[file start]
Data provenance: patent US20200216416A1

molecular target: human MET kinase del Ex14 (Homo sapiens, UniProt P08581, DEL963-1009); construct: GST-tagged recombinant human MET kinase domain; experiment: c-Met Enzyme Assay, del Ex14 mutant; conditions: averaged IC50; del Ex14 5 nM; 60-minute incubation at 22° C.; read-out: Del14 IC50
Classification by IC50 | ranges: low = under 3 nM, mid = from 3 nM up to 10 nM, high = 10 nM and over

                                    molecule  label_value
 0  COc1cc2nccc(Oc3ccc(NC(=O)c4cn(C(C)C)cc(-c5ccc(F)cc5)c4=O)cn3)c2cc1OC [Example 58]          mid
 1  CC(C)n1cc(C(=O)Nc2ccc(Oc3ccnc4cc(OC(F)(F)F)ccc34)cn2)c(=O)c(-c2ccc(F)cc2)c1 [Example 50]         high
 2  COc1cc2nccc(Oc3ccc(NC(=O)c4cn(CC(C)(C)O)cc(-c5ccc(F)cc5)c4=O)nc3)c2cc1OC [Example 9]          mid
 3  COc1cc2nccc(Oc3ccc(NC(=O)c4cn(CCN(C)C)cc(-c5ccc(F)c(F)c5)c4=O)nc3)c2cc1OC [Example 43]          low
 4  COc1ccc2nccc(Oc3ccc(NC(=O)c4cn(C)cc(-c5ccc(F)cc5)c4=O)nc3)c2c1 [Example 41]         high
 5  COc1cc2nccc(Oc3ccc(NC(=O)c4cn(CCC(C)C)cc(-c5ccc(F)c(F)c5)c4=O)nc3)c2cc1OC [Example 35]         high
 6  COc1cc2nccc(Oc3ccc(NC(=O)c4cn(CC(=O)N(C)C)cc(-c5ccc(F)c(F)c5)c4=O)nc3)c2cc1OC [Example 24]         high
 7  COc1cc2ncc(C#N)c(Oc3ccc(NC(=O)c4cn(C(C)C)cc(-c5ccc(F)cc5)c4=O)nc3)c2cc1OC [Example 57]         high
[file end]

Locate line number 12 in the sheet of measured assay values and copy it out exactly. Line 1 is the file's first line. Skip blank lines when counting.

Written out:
 7  COc1cc2ncc(C#N)c(Oc3ccc(NC(=O)c4cn(C(C)C)cc(-c5ccc(F)cc5)c4=O)nc3)c2cc1OC [Example 57]         high